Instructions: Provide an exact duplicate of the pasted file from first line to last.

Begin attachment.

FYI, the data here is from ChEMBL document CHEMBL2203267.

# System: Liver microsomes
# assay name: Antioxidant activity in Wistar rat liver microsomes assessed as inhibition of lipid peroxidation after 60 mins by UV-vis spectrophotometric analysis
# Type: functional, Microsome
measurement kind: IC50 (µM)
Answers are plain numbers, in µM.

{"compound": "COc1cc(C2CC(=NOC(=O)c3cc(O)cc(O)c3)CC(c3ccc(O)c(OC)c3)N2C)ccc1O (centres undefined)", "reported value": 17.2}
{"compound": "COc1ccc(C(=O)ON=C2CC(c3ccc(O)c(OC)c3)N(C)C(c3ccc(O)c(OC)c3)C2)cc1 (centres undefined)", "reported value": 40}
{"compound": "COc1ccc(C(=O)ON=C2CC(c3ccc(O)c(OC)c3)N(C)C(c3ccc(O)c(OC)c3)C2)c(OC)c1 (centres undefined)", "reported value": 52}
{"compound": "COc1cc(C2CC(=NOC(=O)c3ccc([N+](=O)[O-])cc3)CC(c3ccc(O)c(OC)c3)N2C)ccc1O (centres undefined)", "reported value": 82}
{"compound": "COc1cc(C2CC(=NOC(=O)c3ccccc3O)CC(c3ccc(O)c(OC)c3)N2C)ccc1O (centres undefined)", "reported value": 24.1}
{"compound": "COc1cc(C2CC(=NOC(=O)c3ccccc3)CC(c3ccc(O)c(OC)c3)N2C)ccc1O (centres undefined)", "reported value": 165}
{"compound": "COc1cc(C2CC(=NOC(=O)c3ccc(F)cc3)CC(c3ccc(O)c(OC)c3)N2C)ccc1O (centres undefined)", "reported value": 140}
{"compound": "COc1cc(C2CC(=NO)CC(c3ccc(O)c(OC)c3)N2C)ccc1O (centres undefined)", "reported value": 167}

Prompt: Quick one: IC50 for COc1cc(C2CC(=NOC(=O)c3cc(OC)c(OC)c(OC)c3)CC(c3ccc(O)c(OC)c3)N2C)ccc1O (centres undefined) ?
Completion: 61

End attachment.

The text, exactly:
FYI, the data here is from ChEMBL document CHEMBL2203267.

# System: Liver microsomes
# assay name: Antioxidant activity in Wistar rat liver microsomes assessed as inhibition of lipid peroxidation after 60 mins by UV-vis spectrophotometric analysis
# Type: functional, Microsome
measurement kind: IC50 (µM)
Answers are plain numbers, in µM.

{"compound": "COc1cc(C2CC(=NOC(=O)c3cc(O)cc(O)c3)CC(c3ccc(O)c(OC)c3)N2C)ccc1O (centres undefined)", "reported value": 17.2}
{"compound": "COc1ccc(C(=O)ON=C2CC(c3ccc(O)c(OC)c3)N(C)C(c3ccc(O)c(OC)c3)C2)cc1 (centres undefined)", "reported value": 40}
{"compound": "COc1ccc(C(=O)ON=C2CC(c3ccc(O)c(OC)c3)N(C)C(c3ccc(O)c(OC)c3)C2)c(OC)c1 (centres undefined)", "reported value": 52}
{"compound": "COc1cc(C2CC(=NOC(=O)c3ccc([N+](=O)[O-])cc3)CC(c3ccc(O)c(OC)c3)N2C)ccc1O (centres undefined)", "reported value": 82}
{"compound": "COc1cc(C2CC(=NOC(=O)c3ccccc3O)CC(c3ccc(O)c(OC)c3)N2C)ccc1O (centres undefined)", "reported value": 24.1}
{"compound": "COc1cc(C2CC(=NOC(=O)c3ccccc3)CC(c3ccc(O)c(OC)c3)N2C)ccc1O (centres undefined)", "reported value": 165}
{"compound": "COc1cc(C2CC(=NOC(=O)c3ccc(F)cc3)CC(c3ccc(O)c(OC)c3)N2C)ccc1O (centres undefined)", "reported value": 140}
{"compound": "COc1cc(C2CC(=NO)CC(c3ccc(O)c(OC)c3)N2C)ccc1O (centres undefined)", "reported value": 167}

Prompt: Quick one: IC50 for COc1cc(C2CC(=NOC(=O)c3cc(OC)c(OC)c(OC)c3)CC(c3ccc(O)c(OC)c3)N2C)ccc1O (centres undefined) ?
Completion: 61